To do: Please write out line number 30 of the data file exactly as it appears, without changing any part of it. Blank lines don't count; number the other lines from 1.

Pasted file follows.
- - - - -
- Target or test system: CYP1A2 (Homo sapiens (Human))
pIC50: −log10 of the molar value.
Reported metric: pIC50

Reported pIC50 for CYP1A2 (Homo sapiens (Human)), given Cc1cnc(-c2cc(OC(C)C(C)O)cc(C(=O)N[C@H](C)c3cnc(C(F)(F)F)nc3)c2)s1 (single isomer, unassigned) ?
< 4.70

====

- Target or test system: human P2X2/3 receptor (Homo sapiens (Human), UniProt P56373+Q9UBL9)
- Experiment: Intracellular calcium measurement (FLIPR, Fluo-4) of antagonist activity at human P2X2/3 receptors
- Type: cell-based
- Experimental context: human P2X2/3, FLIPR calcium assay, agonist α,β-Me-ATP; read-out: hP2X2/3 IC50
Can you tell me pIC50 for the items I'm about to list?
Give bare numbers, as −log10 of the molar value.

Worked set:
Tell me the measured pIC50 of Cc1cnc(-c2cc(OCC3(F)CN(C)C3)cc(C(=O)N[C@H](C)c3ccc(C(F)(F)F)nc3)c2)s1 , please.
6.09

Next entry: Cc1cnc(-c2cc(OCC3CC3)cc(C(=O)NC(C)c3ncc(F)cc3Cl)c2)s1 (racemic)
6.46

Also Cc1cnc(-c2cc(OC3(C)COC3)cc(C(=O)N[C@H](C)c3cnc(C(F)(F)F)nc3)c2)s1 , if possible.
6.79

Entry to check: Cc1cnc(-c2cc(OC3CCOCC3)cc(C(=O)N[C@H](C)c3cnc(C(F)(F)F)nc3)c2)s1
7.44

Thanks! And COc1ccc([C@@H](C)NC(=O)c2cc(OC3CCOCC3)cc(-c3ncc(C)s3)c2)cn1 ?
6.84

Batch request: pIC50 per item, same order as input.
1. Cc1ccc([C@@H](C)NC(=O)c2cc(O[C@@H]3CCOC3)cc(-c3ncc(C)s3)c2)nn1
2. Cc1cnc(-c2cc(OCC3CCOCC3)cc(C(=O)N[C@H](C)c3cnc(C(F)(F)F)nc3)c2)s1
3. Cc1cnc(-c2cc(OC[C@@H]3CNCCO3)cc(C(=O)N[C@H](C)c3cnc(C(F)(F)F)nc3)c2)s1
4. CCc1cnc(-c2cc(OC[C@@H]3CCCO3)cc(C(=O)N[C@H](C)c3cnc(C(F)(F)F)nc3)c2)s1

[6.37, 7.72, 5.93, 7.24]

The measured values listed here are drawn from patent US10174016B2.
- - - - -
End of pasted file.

The measured values listed here are drawn from patent US10174016B2.